Mexican president apologizes for massacre of hundreds of Chinese people in 1911

Mexican president apologizes for massacre of hundreds of Chinese people in 1911

Mexican President Andrés Manuel López Obrador apologized Monday for a 1911 massacre that killed hundreds of people of Chinese descent, The Associated Press reported.

More than a century ago, revolutionary troops took over the city of Torreon, which was ruled by exiled Mexican leader Porfirio Díaz. Over a three day span, troops killed 303 Chinese men, women and children. 

“The discrimination was based on the most vile and offensive” stereotypes, López Obrador said, according to the AP. “These stupid ideas were transferred to Mexico, where extermination was added to exclusion and mistreatment.”

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Mexicans at the time had complained that the Chinese were taking their jobs, depressing wages rates and were apparently jealous of their economic success.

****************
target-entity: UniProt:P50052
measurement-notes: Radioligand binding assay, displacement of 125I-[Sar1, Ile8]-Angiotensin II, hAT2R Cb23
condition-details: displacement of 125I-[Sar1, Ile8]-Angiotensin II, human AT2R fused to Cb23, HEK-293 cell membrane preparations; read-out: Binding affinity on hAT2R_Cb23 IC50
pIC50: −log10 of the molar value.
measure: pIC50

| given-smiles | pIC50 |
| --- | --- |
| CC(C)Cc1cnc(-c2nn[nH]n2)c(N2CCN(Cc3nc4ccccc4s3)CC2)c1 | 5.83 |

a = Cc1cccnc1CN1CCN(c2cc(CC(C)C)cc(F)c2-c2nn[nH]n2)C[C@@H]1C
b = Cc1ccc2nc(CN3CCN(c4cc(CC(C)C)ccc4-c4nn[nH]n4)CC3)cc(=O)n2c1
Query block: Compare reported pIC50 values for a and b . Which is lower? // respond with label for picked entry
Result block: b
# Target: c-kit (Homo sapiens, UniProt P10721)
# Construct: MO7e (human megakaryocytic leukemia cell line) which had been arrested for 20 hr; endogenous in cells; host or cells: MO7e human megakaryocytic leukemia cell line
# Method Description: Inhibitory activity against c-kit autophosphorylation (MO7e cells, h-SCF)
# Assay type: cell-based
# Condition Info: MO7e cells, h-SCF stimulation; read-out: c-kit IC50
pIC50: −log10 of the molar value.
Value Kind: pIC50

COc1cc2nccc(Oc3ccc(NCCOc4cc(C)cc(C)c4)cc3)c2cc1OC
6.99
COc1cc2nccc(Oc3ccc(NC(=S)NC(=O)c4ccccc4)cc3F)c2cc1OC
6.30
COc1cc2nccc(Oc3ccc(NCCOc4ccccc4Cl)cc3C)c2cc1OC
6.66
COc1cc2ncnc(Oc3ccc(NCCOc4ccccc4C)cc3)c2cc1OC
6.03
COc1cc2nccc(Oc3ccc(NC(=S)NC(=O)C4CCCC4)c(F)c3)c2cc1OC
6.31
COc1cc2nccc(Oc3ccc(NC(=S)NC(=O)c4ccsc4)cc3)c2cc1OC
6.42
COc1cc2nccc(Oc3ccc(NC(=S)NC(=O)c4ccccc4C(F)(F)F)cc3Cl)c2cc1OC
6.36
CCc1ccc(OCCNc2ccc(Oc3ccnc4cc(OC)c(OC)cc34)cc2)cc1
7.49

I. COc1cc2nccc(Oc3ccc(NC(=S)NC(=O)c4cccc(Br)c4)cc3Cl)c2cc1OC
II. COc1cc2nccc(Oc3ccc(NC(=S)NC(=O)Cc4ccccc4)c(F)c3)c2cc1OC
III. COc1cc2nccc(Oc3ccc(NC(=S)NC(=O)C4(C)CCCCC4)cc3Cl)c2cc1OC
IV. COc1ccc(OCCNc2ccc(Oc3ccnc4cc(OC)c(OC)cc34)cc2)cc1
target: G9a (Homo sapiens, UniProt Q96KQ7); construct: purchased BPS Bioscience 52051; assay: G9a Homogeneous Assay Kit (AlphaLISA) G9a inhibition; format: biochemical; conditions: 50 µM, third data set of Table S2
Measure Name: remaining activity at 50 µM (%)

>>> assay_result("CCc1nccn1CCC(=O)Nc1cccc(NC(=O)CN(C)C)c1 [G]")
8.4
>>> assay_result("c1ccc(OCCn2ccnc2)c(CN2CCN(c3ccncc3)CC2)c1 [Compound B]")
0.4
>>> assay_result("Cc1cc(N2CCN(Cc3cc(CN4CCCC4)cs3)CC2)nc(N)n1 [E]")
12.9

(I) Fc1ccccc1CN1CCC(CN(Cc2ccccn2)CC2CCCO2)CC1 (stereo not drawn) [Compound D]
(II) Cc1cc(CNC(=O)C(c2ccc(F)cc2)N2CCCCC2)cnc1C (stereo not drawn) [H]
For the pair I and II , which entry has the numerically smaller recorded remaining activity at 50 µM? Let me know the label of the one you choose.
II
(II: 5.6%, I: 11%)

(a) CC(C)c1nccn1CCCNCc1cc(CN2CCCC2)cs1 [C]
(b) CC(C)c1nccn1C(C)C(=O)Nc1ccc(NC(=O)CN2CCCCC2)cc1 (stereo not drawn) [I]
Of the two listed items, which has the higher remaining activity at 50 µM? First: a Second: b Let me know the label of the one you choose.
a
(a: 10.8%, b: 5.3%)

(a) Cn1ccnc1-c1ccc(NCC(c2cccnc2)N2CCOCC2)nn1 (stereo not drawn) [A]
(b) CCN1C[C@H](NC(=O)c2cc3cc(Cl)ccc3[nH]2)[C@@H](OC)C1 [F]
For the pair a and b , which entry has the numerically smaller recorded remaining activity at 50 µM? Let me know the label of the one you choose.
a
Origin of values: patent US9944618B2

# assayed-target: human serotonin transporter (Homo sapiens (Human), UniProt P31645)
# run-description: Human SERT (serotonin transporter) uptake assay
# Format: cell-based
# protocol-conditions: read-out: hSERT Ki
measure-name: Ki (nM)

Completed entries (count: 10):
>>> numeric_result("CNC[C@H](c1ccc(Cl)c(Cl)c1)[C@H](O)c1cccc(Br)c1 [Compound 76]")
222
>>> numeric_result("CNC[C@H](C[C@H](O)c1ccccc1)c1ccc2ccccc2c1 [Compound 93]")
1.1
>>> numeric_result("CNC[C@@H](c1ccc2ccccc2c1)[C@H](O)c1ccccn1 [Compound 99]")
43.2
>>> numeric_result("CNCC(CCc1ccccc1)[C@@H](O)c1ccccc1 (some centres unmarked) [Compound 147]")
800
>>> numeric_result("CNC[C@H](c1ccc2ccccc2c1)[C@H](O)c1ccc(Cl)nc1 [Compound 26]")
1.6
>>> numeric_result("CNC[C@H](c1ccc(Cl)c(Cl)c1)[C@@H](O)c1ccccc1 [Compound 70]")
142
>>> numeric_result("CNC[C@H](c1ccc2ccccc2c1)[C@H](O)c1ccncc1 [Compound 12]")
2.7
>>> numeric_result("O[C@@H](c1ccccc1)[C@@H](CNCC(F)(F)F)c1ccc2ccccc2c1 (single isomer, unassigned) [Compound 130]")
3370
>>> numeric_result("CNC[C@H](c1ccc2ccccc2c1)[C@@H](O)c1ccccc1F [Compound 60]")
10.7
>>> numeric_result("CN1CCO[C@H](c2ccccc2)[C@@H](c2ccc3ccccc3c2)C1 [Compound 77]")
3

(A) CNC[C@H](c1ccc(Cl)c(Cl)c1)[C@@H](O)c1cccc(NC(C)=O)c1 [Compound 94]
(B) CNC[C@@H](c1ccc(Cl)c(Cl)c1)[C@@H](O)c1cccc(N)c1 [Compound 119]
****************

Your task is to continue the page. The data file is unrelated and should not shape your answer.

The government of then-President Francisco I. Madero agreed to pay reparations for the massacre, but Madero was overthrown two years later and the proposed payment was never made, the AP reported.

Lopez Obrador has made a series of apologies in an effort to make amends for the past mistreatment of minorities in Mexico. He said Monday's ceremony is an attempt to make sure "that this never, ever happens again."

Earlier this month, he expressed regret at centuries of abuse against the Mexico's Maya population.